It’s easy to see why Cal Poly officials are proposing a new “student success fee” that would eventually generate $14 million per year for the university. Just look at the numbers: In the late 1980s, state support accounted for 90 percent of the university’s revenue. That’s since dwindled to 41 percent.
And it could get worse: If Gov. Brown’s tax increase proposal doesn’t pass in November, Cal Poly could lose an additional $11 million.
Faced with those grim statistics, Cal Poly is looking at a new fee that would be phased in over three years: $160 per quarter starting this fall; $210 per quarter in fall 2013; and $260 per quarter beginning in fall, 2014. The fee will be put to an advisory vote of the student body on Feb. 29.
Given the extraordinary hit that state colleges and universities have suffered since the economy tanked, we agree there is a need for an infusion of revenue. But we would find this fee more palatable if it were structured differently. Ideally, we would like to see it sunset in, say, four or five years. Or, we would like to see a trigger included so that the fee would be reduced or eliminated as the state economy recovers.
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Otherwise, this pattern of ever-increasing fees is never going to end; it will be all too easy to keep tacking on fees instead of holding Sacramento accountable for providing a decent level of support.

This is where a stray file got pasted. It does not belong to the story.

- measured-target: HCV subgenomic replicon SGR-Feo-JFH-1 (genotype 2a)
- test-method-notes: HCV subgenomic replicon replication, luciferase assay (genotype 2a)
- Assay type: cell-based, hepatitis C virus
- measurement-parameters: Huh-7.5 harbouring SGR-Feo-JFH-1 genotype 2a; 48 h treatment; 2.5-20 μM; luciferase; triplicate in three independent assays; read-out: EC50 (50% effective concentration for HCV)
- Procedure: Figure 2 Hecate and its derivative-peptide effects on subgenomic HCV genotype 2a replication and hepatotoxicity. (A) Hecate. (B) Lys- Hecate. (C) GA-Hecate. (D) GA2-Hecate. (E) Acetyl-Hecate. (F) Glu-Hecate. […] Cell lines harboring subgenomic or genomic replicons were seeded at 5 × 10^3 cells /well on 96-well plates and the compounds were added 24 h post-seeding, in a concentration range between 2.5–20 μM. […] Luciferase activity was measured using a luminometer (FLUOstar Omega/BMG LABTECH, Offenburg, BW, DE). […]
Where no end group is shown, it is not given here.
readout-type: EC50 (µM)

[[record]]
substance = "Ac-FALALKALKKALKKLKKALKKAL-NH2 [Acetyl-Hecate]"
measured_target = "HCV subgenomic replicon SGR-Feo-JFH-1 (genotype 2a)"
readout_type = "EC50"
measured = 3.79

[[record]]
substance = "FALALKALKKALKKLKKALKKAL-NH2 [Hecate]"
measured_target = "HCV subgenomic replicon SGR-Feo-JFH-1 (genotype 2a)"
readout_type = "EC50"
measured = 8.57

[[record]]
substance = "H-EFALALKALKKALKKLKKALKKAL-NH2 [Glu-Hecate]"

Case in point: Back in 2002, Cal Poly officials lobbied for new, college-specific fees of up to $200 per quarter to ensure students could get the classes they needed to graduate and to maintain the quality of polytechnic programs.
A decade later, we’re hearing that exact same argument for the student success fee, and if nothing changes, we’ll keep on hearing it until many families are priced out of four-year colleges altogether.
Approving a fee increase on a temporary basis would at least send the message that families aren’t willing to bail out the state forever.
It would also help to hold the university accountable for making good use of the additional revenue.
It’s one thing to offer these rosy but vague examples of how the student success fee could be used:
Increasing access to classes and laboratories.
Increasing retention and graduation rates.
Providing more “learn-bydoing” experiences.
Increasing support for student athletes.
Providing more counseling services.
However, it’s another thing to deliver.
If the fee were revisited in five years, that would provide an opportunity to step back and look at how the money was spent.
That’s exactly what’s happening in the city of San Luis Obispo.
Measure Y, the half-cent sales tax approved by voters in 2006, included an eight-year sunset clause. If voters aren’t happy with the way the city council has used the revenue, they won’t renew it.
Again, we recognize that these have been extraordinarily difficult times for the state of California. If Cal Poly students believe it would be in their best interest to approve the student success fee to protect the quality of their education, far be it from us to disagree.
Yet there does come atime to say enough is enough, and to demand that the state Legislature provide a decent level of support to public education at every level.
We believe that time has come. Whether or not the student success fee is implemented at Cal Poly, we should make it clear that we will not stand by and see California’s system of affordable, quality higher education become nothing more than a memory.